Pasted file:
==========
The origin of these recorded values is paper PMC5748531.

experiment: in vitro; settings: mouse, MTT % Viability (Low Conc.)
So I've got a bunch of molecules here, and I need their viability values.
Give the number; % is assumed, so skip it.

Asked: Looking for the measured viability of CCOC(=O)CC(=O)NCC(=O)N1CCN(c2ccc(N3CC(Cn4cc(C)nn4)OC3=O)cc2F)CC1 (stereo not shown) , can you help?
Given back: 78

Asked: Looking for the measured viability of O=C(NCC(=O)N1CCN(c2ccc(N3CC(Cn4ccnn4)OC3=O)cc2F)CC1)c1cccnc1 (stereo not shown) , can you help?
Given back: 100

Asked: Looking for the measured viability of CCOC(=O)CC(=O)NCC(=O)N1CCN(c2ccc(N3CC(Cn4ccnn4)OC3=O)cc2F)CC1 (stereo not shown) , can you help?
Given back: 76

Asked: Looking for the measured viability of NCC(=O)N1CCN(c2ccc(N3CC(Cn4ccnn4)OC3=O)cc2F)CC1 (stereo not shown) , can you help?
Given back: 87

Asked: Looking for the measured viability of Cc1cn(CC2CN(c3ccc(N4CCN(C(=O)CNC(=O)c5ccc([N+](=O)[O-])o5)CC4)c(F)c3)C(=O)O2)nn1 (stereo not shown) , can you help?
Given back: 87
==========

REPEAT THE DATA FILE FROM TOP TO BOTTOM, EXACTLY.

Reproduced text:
The origin of these recorded values is paper PMC5748531.

experiment: in vitro; settings: mouse, MTT % Viability (Low Conc.)
So I've got a bunch of molecules here, and I need their viability values.
Give the number; % is assumed, so skip it.

Asked: Looking for the measured viability of CCOC(=O)CC(=O)NCC(=O)N1CCN(c2ccc(N3CC(Cn4cc(C)nn4)OC3=O)cc2F)CC1 (stereo not shown) , can you help?
Given back: 78

Asked: Looking for the measured viability of O=C(NCC(=O)N1CCN(c2ccc(N3CC(Cn4ccnn4)OC3=O)cc2F)CC1)c1cccnc1 (stereo not shown) , can you help?
Given back: 100

Asked: Looking for the measured viability of CCOC(=O)CC(=O)NCC(=O)N1CCN(c2ccc(N3CC(Cn4ccnn4)OC3=O)cc2F)CC1 (stereo not shown) , can you help?
Given back: 76

Asked: Looking for the measured viability of NCC(=O)N1CCN(c2ccc(N3CC(Cn4ccnn4)OC3=O)cc2F)CC1 (stereo not shown) , can you help?
Given back: 87

Asked: Looking for the measured viability of Cc1cn(CC2CN(c3ccc(N4CCN(C(=O)CNC(=O)c5ccc([N+](=O)[O-])o5)CC4)c(F)c3)C(=O)O2)nn1 (stereo not shown) , can you help?
Given back: 87